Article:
Phosphorylation of replication protein A (RPA) by Cdk2 and the checkpoint kinase ATR (ATM and Rad3 related) during replication fork stalling stabilizes the replisome, but how these modifications safeguard the fork is not understood. To address this question, we used single-molecule fiber analysis in cells expressing a phosphorylation-defective RPA2 subunit or lacking phosphatase activity toward RPA2. Deregulation of RPA phosphorylation reduced synthesis at forks both during replication stress and recovery from stress. The ability of phosphorylated RPA to stimulate fork recovery is mediated through the PALB2 tumor suppressor protein. RPA phosphorylation increased localization of PALB2 and BRCA2 to RPA-bound nuclear foci in cells experiencing replication stress. Phosphorylated RPA also stimulated recruitment of PALB2 to single-strand deoxyribonucleic acid (DNA) in a cell-free system. Expression of mutant RPA2 or loss of PALB2 expression led to significant DNA damage after replication stress, a defect accentuated by poly-ADP (adenosine diphosphate) ribose polymerase inhibitors. These data demonstrate that phosphorylated RPA recruits repair factors to stalled forks, thereby enhancing fork integrity during replication stress.

Introduction

Stalling of the replication machinery during S phase creates a perilous situation for the cell. Such conditions can instigate subsequent replication fork collapse and thereby induce genomic instability such as copy number variation (Arlt et al., 2011), micronuclei formation (Xu et al., 2011), and loss of heterozygosity (Donahue et al., 2006), leading to an increase in tumorigenesis (Kawabata et al., 2011). Although various factors have been recently found to aid the stabilization of stalled replication forks and/or recovery from stress conditions, including SMARCAL1 (Bansbach et al., 2009; Ciccia et al., 2009; Yuan et al., 2009; Yusufzai et al., 2009), the BLM (Bloom syndrome helicase; Davies et al., 2007), Mus81 (Regairaz et al., 2011), and BRCA2 (Schlacher et al., 2011), mechanistic events remain poorly understood.

A key factor in the response to replication stress is replication protein A (RPA), the primary eukaryotic single-stranded DNA (ssDNA)–binding protein (Oakley and Patrick, 2010). Uncoupling of the replicative MCM (minichromosome maintenance) complex helicase and DNA polymerase complexes during stress causes the formation of persistent or exposed ssDNA that is bound by RPA (Byun et al., 2005). The resulting RPA–ssDNA entity causes the recruitment and activation of the ATR (ATM and Rad3 related) and downstream Chk1 checkpoint kinases. The heterotrimeric RPA itself is targeted for modification by ATR and cyclin A–Cdk on the RPA2 subunit, although fork collapse or DNA double-strand breaks (DSBs) lead to additional RPA2 modification by other phosphoinositide 3-kinase–related kinase (PIKK) family members, namely ATM and DNA-PK (DNA-dependent protein kinase; Oakley and Patrick, 2010). Investigation of the functional roles of RPA phosphorylation have demonstrated its importance for homologous recombination (HR; Lee et al., 2010), exit of damaged cells from mitosis (Anantha et al., 2008; Anantha and Borowiec, 2009), and in response to replication stress, DNA synthesis and cell viability (Vassin et al., 2009). It is perhaps not surprising that whole-genome sequencing of lung tumor samples has recently found a mutation of one of the RPA2 PIKK consensus sites (S33Q34 → S33E34; Govindan et al., 2012), suggestive of a causative effect in tumor progression. Even so, phosphorylation does not appreciably affect the affinity of RPA for ssDNA and has relatively modest effects on replication in vitro using an SV40-based reaction (Brush et al., 1994; Henricksen and Wold, 1994; Pan et al., 1995; Oakley et al., 2003; Patrick et al., 2005). Phosphorylation of RPA also does not alter the initial stages of ATR-mediated checkpoint activation (Vassin et al., 2009). RPA modification occurs at the site of damage, with use of RPA phosphorylation mimics indicating that phosphorylated RPA is prevented from being recruited to normal DNA replication forks (Vassin et al., 2004). Phosphorylated RPA therefore marks sites of DNA damage or stress. It has been postulated that the different RPA phosphorylation species, formed in response to replication stress or DSBs, selectively recruit factors important to respond to the insult. However, the critical protein factors whose interaction with RPA is regulated by phosphorylation, and the mechanistic steps affected, are unclear. Because RPA is a central player in DNA repair and the response to DNA replication stress, identification of such factors can reveal key regulated steps in these processes and provide new therapeutic targets for cancer treatment.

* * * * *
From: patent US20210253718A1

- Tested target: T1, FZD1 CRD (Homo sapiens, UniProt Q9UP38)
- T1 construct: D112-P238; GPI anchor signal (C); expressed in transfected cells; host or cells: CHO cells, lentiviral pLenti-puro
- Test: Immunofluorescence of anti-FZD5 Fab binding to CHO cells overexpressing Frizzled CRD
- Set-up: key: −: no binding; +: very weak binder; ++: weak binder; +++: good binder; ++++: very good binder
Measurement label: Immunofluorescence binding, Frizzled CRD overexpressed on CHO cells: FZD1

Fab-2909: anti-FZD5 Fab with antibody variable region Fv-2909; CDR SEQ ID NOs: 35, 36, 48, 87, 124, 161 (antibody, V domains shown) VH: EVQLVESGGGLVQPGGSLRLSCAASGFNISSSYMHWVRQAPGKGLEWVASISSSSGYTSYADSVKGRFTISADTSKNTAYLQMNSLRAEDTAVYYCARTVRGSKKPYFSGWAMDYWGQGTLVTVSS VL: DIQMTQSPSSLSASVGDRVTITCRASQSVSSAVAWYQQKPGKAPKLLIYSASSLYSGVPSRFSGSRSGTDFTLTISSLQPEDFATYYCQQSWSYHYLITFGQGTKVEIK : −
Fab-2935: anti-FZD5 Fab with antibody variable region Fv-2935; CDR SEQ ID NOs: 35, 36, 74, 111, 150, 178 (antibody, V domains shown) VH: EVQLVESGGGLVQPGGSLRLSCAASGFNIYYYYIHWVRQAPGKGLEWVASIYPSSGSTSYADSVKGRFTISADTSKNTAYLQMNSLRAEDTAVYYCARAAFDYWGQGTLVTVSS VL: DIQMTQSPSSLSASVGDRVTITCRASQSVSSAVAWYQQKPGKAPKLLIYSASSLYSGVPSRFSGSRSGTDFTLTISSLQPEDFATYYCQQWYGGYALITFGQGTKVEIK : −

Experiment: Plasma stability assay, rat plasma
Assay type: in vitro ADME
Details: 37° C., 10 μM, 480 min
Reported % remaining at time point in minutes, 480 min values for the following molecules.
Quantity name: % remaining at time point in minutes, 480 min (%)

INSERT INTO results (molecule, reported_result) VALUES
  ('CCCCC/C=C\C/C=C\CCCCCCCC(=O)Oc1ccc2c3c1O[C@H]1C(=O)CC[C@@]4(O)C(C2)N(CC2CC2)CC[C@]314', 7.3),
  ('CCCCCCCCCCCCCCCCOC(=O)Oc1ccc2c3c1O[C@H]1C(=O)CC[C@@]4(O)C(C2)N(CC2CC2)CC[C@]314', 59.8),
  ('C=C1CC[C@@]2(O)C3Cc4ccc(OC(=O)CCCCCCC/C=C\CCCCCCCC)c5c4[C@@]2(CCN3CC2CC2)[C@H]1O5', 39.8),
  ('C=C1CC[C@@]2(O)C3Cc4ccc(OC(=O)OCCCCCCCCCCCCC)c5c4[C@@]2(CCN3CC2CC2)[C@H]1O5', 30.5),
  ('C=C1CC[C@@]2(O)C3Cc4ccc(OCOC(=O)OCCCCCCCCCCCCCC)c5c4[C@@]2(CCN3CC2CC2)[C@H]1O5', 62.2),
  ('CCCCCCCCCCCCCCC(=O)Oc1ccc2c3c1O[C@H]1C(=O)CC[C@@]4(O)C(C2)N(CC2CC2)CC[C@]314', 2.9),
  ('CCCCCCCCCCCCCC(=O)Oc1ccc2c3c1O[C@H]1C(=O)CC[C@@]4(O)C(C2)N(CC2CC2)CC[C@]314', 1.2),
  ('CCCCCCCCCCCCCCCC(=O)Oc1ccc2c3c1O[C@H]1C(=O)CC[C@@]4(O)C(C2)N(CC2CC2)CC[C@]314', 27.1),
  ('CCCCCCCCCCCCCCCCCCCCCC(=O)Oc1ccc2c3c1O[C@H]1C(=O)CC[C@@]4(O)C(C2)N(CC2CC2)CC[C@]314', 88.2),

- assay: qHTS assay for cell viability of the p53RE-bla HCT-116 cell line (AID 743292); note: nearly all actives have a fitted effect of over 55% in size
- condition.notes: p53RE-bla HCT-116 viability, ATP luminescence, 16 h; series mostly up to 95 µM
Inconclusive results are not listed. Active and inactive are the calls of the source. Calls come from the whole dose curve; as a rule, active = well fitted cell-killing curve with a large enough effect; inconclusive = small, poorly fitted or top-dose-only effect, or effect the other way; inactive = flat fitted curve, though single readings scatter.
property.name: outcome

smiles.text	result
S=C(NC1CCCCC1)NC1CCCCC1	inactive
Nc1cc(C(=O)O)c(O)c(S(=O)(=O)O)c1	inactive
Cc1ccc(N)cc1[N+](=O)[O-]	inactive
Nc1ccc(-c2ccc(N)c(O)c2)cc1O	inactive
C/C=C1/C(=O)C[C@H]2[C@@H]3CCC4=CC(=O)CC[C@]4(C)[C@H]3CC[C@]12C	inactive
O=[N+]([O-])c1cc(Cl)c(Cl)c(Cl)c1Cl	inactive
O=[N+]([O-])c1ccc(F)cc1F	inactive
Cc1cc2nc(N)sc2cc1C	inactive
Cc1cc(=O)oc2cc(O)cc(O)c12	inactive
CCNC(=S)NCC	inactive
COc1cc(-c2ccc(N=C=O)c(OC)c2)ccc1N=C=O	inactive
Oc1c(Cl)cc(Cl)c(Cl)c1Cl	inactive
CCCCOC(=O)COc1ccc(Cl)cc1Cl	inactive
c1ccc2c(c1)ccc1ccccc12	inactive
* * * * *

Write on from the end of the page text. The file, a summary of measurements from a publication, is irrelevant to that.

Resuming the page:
PALB2 (partner and localizer of BRCA2), like BRCA2, is a tumor suppressor (Xia et al., 2007) whose defects lead to heightened incidence of both breast and pancreatic cancers (Rahman et al., 2007; Jones et al., 2009). Both PALB2 (Buisson et al., 2010; Dray et al., 2010) and BRCA2 (Jensen et al., 2010; Liu et al., 2010; Thorslund et al., 2010) act as recombination mediators in which they displace RPA from ssDNA and facilitate formation of Rad51 nucleoprotein filaments, an early step in HR. Although BRCA2 and PALB2 have been demonstrated to function in response to HR-mediated repair of DSBs, BRCA2 has also been recently found to function during replication stress, during which it prevents extensive degradation of the nascent DNA and thus inhibits genomic instability (Schlacher et al., 2011). Thus, it is imperative to further elucidate the roles of PALB2 and BRCA2 during replication stress conditions in which DSBs are not a primary lesion.